Developers adjust plans for proposed Philadelphia 76ers arena

Corey Davis Image
Wednesday, March 20, 2024
Developers adjust plans for proposed Philadelphia 76er's arena
Developers have been pushing to build the arena, 76 Place, on Market Street, where part of the Fashion District Mall currently stands

PHILADELPHIA (WPVI) -- Developers of the new proposed Philadelphia 76ers arena are adjusting plans for traffic flow on 10th and 11th streets, and providing more insight into how they plan to attract crowds to the East Market Street corridor when games aren't being played.

At first, developers wanted to close traffic on 10th and 11th streets during games, but now the updated plan calls for closing only one lane of traffic on both streets for one hour after games.

They'll also have designated drop off and pick up zones for ride shares.

RELATED: Chinatown residents brainstorm different ideas for Fashion District instead of proposed 76ers arena

Developers have been pushing to build the arena, 76 Place, on Market Street, where part of the Fashion District Mall currently stands.

Documents released Tuesday on the Philadelphia Planning Commission website shows the development also added plans for more spots on the ground floor for shopping and food.

This comes after the team was heavily questioned during the first Civic Design Review meeting in December about how they plan to attract people to the area when games aren't being played.

WATCH | Up close: Debate over proposed 76ers arena near Chinatown heats up & Nydia Han talks with both sides

Action News' Nydia Han sat down with people on both sides of the debate to understand the issues and what Chinatown means to the community, from the elders to the younger generation.

The outdoor plazas will now be larger to hold more people, while the original plan calling for wider sidewalks along 10th and 11th will remain in place.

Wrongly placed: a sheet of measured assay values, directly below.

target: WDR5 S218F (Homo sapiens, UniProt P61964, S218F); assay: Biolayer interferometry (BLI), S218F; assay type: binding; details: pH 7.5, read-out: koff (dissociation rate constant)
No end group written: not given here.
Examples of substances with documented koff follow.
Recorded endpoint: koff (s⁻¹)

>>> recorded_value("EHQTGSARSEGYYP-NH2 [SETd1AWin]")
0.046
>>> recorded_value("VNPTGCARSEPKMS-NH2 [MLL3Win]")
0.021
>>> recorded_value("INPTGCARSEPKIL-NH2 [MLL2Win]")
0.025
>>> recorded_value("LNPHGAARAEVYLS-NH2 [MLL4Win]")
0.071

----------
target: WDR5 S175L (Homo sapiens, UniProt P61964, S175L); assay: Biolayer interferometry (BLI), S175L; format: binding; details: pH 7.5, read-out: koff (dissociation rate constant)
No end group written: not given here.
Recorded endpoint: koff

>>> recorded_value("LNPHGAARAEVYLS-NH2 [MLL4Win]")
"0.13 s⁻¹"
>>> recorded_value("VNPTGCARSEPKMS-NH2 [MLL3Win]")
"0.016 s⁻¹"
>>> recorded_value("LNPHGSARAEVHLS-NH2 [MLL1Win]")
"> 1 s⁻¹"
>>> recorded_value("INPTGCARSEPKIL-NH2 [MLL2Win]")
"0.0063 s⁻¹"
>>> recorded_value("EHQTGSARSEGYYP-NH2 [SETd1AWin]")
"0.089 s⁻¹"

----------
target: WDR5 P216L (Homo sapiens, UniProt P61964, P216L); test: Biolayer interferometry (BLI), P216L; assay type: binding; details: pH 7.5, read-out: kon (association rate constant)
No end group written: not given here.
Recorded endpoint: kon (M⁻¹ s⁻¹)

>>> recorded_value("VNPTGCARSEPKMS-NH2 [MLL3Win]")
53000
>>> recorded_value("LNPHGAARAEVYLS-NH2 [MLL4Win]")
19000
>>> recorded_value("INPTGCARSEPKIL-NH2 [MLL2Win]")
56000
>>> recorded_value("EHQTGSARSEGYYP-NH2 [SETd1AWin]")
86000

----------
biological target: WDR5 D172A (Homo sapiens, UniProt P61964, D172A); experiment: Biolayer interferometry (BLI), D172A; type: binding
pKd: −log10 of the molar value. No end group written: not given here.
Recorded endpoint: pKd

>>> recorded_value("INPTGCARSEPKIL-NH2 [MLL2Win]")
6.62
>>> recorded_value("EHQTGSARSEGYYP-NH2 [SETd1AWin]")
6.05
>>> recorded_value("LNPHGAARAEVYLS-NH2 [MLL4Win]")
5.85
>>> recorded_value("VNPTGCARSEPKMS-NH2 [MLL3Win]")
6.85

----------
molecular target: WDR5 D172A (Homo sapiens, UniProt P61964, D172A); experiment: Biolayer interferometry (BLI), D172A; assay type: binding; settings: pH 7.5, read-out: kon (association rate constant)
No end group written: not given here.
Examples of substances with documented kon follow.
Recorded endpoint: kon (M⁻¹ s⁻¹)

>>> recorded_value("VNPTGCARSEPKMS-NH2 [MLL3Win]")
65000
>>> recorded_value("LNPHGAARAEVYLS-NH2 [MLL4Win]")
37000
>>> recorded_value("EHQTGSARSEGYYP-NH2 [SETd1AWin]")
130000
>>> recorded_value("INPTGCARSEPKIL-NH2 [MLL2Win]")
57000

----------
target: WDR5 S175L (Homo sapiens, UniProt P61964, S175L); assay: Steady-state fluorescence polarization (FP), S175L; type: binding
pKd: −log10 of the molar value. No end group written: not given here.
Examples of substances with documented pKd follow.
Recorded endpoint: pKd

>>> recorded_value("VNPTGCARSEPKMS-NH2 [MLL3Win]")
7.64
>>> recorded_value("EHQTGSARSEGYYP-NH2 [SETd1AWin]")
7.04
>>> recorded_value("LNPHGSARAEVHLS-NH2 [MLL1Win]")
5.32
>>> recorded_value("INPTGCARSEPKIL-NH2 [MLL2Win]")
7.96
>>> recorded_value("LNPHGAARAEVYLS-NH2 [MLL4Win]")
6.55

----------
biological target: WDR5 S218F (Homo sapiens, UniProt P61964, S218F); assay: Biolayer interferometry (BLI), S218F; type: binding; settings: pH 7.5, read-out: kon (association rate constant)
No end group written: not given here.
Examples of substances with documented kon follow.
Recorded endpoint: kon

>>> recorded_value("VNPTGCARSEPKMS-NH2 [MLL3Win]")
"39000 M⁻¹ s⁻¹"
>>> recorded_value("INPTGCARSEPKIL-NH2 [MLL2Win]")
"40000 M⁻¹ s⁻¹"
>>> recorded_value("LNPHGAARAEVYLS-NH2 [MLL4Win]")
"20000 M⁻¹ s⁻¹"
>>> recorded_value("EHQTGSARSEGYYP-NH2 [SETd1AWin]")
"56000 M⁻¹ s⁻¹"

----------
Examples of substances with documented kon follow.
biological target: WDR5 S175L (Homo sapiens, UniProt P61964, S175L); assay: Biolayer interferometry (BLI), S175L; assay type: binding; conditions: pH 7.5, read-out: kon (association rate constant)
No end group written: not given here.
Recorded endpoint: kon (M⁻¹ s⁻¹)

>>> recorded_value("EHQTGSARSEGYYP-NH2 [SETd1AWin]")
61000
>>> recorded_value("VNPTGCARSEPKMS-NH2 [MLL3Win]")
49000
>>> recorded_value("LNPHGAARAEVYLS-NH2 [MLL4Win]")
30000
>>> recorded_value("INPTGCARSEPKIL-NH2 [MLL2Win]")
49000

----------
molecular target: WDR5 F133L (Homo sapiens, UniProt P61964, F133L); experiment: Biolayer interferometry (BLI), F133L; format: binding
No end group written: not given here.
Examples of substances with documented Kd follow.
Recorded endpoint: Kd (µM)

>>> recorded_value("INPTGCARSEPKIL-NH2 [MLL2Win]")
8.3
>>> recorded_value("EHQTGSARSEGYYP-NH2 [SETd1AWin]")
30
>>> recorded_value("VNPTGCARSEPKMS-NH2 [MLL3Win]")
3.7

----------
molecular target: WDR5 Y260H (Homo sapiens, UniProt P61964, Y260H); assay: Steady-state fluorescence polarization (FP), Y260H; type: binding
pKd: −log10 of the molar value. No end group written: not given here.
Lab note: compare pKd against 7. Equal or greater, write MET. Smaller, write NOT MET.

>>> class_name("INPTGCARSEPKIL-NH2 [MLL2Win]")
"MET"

Arena officials say they estimate that 75% of visitors will exit the arena within 15 minute after games.

Developers provided more details on how they believe visitors will travel based off data from arenas with similar size and transit accessibility.

They estimate that 40% will travel by auto, 10% will use rideshare, 40% by public transit, and 10 % will walk.

The study compared transportation data at three arenas: Barclays Center in Brooklyn, Madison Square Garden in Manhattan and the Chase Center in San Francisco.

ALSO SEE: Here's a look at the $2.5B makeover plan for the South Philly Sports Complex

The $1.5 billion, nearly 19,000 seat arena would stand on the edge of Chinatown, which continues to remain a concern among those who oppose it.

Vivian Chang, Executive Director of Asian Americans United, an anchor of the 245+ member Save Chinatown Coalition released a statement in response:

"Not a single person spoke favorably of this project in the last six hour meeting, and developers still fail to address the most persistent public feedback on 76 Place: it's in the wrong location. With 76 Place developers' baseless assumptions about fans' change in travel, significant street closures, and refusal to answer who will pay for needed changes to infrastructure and SEPTA, this document raises more questions than answers."

The planning commission's Civic Design Review panel only has the power to offer suggestions as developers submit plans.

City Council will ultimately make the final decision.

According to an impact study commissioned by the development team released last September, the project would add an estimated $472 million in state tax revenue.

This would be in addition to the $1 billion that officials say would be generated for Philadelphia.

The city's independent economic study of the proposed arena was initially expected to be ready by the end of last year, but it has not yet been completed.

The Civic Design Review Committee has called a special online public meeting to discuss the newest details surrounding the proposed arena on Tuesday, April 2 at 9:30 a.m.

Attendees will need to register ahead of time.